It is important for the Komet pilot to pick targets with care and to only commit to a target when there's a good chance of success as to not waste any advantages. Fortunately, the Me 163 B's weaponry allows for neutralizing foes in just a short burst. When engaging or evading a target, the Komet can make use of its splendid turning ability, yet every pilot should keep in mind that when its fuel tank is full, this aircraft's wings are very prone to rip at high G's due to the extra weight.
Pros and cons
- Very high climb rate and acceleration
- Good speed
- Can go over Mach 1 in level flight at very high altitudes (~15,500 m)
- Excellent manoeuvrability
- One of the best turn rates of the rank
- Powerful 30 mm MK 108 cannons that are extremely deadly
- Small target
- Reasonable repair cost
- Extremely limited fuel capacity
- Prone to wing overload crashes when the fuel tanks are full
- Vulnerable airframe
- Aircraft easily compresses during high speed
- Unfavourable armament ballistics for fighting jets
- No take-off flaps
- No airbrakes
The aptly named "Komet" (Comet) was not an emergency fighter but a result of years of development, all the brainchild of one of the great aircraft pioneers, Dr. Alexander Lippisch. Following the first world war, he was employed with the Zeppelin Company, a prestigious company with leading aeronautical research. There he became interested in tailless aircraft and despite the Versailles Treaty restricted times experimented and developed many tail first (canards, French for "duck") and tailless gliders. In 1928 Fritz von Opel, son of the famous automotive manufacture and infamous for rocket-powered vehicles wanted to make a rocket-powered aircraft, and the Lippisch "Ente" (duck) was perfect. Although the Ente was destroyed on its second flight and Opel moved on to make his own design, the seed for rocket-powered aircraft was planted in Lippisch.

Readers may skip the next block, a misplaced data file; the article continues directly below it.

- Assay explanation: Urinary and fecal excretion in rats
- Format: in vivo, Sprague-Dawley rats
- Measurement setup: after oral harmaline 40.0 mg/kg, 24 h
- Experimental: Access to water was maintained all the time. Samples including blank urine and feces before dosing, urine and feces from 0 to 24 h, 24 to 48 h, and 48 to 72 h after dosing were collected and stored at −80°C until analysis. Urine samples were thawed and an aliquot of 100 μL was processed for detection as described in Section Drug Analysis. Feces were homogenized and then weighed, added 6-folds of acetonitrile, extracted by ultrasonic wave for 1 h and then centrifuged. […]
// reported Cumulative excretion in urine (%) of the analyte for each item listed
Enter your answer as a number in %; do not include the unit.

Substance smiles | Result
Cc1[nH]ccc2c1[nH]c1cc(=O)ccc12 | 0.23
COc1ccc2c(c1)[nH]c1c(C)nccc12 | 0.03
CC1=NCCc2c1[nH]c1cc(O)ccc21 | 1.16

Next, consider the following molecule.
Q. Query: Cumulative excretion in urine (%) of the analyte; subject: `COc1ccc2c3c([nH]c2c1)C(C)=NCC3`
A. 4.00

By the late 1930's the basic design of what would eventually become the Me 163 was taking shape. The engine that was eventually chosen was made by Hellmuth Walter Kommanditgesellschaft, maker of reliable RATO units. On 2 January 1939 Lippisch joined the Messerschmitt group with its much better manufacturing ability, completing the experimental aircraft. With the successful experimental design test flights in the 1940 work progressed on the next version, the Me 163A - reusing an RLM airframe number from the cancelled Bf 163 as a disguise - and first flew on 1 September 1941. The aircraft had phenomenal performance, but the cutting edge technology was highly unreliable and dangerous. It was not a priority project and it was another 2 years before the larger combat capable Me 163 B was ready for action and a few months after that before it has its baptism of fire and history.
The Me-163 began life at the Deutsche Forschungsanstalt für Segelflug as a modification of the Lippisch Delta IV glider, known as the DFS 39.
A larger version, called the DFS 194, powered by a propeller, was abandoned before completion, and Lippisch's team (now at Messerschmitt) focused entirely on the design of the rocket-powered version. The airframe was finally completed in 1940, and the first production model flew in 1941.
Attempts to optimize the Me-163 for mass production, as well as the fitting of the HWK 109-509, as opposed to the old Walter R-1-203 engine, resulted in the Me-163B, that began production in late 1941.
In July 1944 a tiny aircraft tore through the formation of B-17 bombers spitting fire. The turrets could not turn fast enough, barely able to follow the streak with their eyes too. Although none of the B-17s were hit, the incident shook the bomber crews to the core, an enemy fighter that came out of nowhere, too fast to track and too small to aim at. In later encounters, P-51 fighter escorts also found themselves impotent against this little plane. So advanced was this revolutionary fighter.